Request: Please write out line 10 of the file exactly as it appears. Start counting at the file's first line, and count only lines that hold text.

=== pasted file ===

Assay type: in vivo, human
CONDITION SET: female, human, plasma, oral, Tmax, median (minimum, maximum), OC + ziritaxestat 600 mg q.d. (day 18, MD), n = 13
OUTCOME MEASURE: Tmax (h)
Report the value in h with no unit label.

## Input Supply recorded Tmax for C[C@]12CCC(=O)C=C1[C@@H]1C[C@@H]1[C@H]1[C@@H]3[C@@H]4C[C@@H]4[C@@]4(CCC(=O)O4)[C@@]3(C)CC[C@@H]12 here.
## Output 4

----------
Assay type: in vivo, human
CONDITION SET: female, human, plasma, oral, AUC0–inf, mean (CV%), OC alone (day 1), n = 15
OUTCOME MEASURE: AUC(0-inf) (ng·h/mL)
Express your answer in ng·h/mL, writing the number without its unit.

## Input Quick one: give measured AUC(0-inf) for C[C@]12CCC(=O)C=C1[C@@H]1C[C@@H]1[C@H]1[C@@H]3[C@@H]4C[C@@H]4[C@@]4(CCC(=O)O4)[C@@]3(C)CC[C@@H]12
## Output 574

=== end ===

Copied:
OUTCOME MEASURE: AUC(0-inf) (ng·h/mL)